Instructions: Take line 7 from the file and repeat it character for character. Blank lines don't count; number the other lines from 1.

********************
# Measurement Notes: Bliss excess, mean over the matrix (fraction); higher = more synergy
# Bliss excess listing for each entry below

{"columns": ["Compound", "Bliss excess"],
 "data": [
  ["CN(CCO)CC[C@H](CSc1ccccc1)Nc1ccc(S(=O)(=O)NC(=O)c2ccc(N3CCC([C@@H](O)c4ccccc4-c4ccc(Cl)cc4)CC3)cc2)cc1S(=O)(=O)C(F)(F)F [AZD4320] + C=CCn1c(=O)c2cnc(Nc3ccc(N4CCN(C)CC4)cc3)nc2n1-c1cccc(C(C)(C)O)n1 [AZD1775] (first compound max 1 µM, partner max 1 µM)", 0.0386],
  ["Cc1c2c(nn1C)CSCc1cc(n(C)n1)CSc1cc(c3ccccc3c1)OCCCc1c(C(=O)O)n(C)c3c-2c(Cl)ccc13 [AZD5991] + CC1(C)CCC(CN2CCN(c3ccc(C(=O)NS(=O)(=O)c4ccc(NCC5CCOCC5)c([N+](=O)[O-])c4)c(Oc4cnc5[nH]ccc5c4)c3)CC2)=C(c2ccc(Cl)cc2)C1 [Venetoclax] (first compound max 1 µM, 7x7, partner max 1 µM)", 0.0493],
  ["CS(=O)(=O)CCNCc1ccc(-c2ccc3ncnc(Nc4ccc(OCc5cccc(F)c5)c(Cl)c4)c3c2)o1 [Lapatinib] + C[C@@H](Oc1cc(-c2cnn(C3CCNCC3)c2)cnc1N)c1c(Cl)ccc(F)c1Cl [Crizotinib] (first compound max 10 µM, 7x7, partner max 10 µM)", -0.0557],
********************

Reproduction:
  ["CS(=O)(=O)CCNCc1ccc(-c2ccc3ncnc(Nc4ccc(OCc5cccc(F)c5)c(Cl)c4)c3c2)o1 [Lapatinib] + C[C@@H](Oc1cc(-c2cnn(C3CCNCC3)c2)cnc1N)c1c(Cl)ccc(F)c1Cl [Crizotinib] (first compound max 10 µM, 7x7, partner max 10 µM)", -0.0557],